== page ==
Vultures are often called buzzards. In North America, we have black vultures (Coragyps atratus) and turkey vultures (Cathartes aura) which sometimes can be found in groups together.
At times, vultures will roost in large groups of 100 or more on trees but typically hunt by themselves during the day. Vulture removal, even through humane methods, can only be done with special permits.
The name buzzard is nothing short of a derogatory name for an animal that gratefully consumes stinky carcasses and nasty road killed animals. These large birds offer the planet a valuable service - they serve as super garbage disposals for our earth.
At times when no other animal can find food, vultures can find a single dead animal and draw in twelve to a hundred feathered friends also wanting a bite.
Should You Try To Scare Away A Vulture Or Buzzard?
When it comes to driving vultures away from their food source ... do not attempt to "scare" them away. Scaring a vulture will only make matters worse, causing them to vomit, at which point they will stay around even longer to consume the vomit they have just created.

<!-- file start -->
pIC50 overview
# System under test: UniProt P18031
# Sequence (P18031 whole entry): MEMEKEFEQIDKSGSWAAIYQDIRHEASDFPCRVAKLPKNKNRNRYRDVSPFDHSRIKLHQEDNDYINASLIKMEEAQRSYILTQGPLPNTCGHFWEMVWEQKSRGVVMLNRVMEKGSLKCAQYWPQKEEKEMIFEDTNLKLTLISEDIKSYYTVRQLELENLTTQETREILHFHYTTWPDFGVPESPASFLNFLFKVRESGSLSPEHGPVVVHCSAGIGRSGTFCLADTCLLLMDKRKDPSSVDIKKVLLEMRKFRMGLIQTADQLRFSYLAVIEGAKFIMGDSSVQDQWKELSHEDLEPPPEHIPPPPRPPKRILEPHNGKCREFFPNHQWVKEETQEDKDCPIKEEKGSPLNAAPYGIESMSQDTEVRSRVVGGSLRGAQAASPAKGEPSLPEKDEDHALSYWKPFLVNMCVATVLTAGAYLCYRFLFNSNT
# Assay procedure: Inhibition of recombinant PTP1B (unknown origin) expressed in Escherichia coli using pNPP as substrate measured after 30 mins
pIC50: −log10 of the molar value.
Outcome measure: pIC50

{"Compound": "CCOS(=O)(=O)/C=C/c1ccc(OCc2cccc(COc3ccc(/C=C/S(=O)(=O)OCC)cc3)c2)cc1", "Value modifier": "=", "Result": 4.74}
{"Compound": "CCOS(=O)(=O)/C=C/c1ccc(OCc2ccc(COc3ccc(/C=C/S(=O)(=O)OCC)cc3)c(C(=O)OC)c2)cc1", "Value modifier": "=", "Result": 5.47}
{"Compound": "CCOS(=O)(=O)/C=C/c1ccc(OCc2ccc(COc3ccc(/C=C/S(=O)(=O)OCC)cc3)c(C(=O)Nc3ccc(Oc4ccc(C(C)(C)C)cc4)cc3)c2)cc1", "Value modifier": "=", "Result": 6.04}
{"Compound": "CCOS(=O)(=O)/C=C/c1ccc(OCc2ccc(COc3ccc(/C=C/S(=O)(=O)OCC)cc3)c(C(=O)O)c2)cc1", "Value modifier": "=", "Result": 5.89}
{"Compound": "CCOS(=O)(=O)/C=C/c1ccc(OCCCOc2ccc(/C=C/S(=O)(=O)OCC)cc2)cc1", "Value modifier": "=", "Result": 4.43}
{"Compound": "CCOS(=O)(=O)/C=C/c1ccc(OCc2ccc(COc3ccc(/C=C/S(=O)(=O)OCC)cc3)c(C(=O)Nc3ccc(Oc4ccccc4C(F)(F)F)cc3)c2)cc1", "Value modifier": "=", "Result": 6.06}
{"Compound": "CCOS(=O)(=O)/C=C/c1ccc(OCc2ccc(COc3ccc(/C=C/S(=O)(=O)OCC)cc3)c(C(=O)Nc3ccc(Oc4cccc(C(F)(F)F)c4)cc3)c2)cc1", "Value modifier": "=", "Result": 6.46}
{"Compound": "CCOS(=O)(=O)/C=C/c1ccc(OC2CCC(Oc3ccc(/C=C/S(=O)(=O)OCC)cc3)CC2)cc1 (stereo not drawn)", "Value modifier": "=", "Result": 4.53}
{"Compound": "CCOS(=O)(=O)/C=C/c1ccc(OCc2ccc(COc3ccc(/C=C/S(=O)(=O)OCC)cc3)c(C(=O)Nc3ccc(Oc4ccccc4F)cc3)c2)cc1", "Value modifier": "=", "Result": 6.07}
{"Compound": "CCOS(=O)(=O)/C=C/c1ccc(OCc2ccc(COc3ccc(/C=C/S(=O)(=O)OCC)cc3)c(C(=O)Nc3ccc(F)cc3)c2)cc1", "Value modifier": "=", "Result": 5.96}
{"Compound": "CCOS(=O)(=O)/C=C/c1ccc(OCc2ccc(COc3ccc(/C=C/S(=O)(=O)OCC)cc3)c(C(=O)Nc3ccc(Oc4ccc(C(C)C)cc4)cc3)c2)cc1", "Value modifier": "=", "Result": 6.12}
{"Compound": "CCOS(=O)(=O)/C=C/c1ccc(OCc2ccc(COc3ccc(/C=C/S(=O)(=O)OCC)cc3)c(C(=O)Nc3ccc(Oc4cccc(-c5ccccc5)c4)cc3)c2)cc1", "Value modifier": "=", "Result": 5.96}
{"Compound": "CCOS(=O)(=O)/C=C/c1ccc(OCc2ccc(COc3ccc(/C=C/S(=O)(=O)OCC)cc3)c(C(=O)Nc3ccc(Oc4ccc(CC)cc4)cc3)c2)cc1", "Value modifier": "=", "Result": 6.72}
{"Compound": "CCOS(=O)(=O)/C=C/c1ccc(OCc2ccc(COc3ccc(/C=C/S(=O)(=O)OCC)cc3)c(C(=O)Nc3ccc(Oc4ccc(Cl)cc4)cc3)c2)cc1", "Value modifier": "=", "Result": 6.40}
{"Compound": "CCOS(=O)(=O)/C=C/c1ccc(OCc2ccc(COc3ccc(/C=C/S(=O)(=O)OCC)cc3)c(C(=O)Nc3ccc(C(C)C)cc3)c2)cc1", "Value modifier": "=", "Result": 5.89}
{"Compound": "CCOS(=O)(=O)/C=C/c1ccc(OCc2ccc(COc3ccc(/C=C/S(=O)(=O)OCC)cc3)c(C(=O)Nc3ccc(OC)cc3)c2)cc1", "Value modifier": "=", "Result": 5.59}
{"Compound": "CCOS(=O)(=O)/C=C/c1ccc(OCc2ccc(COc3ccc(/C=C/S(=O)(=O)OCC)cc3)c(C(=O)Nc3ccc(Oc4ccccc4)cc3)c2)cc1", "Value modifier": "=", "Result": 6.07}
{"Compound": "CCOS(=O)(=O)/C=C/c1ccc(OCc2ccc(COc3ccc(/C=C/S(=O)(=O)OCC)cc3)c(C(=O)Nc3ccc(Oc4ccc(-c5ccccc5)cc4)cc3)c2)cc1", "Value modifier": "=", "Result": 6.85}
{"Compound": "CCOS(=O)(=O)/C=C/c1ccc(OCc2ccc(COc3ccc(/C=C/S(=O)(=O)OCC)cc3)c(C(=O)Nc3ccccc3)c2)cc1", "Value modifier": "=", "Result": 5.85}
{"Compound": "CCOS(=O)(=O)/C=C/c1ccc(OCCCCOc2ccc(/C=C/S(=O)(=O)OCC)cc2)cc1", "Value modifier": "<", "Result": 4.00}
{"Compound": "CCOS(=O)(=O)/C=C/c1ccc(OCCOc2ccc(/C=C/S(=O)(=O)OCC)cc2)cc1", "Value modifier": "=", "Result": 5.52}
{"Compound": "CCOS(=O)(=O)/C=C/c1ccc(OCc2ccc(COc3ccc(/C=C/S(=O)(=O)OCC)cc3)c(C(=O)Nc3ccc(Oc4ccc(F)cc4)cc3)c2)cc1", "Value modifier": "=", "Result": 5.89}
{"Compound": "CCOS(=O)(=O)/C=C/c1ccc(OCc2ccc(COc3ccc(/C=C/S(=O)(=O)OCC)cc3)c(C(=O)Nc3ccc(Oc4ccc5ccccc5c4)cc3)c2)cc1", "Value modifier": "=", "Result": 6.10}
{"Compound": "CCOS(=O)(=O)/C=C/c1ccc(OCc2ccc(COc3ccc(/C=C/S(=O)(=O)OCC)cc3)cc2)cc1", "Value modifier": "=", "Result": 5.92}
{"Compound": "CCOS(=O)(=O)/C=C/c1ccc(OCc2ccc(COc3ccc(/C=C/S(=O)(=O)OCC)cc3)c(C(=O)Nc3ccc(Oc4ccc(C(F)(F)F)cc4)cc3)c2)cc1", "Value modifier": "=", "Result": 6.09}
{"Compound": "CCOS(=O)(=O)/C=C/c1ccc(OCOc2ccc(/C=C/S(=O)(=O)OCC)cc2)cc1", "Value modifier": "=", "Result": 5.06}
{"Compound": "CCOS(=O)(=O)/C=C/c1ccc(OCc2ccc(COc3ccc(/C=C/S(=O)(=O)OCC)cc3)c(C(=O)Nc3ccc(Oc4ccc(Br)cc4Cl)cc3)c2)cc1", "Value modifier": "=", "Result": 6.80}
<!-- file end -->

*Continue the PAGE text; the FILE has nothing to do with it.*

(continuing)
How To Get Rid Of Vultures
Many towns experience vultures roosting by the hundreds and being a scary nuisance. The Wildlife Whipserer, Inc., has consulted with several towns in different parts of the U.S. to help them get rid of vultures, but the request is always worded, "get rid of buzzards". If you have a nuisance buzzard or vulture problem and think they can all easily be harassed, killed or relocated, think again - they are federally protected migratory birds and special permits are needed. If you are in Southwest Florida, give us a call, we know exactly what to do to get rid of vultures.
Turkey vultures (photo below) visiting an area where Wildlife Whisperer Ned Bruha had recently placed a trail camera. Ned Bruha had placed 6 droplets of a mixture of catnip essential oil and Civet musk on the ceiling of the cave opening in front of the video trail camera to the left.
Video from the camera showed several different groups of vultures coming back for over one week in large numbers looking for the source of the catnip and Civet musk scents.
These scents were actually placed where they were to catch a glimpse of a cougar that had recently visited the cave.
This cave is located on the side of a steep rocky cliff overhang in thick tree cover. Vultures have a very good nose for finding food sources.
1242 SW Pine Island Rd., Suite 310
Cape Coral, Florida 33991-2126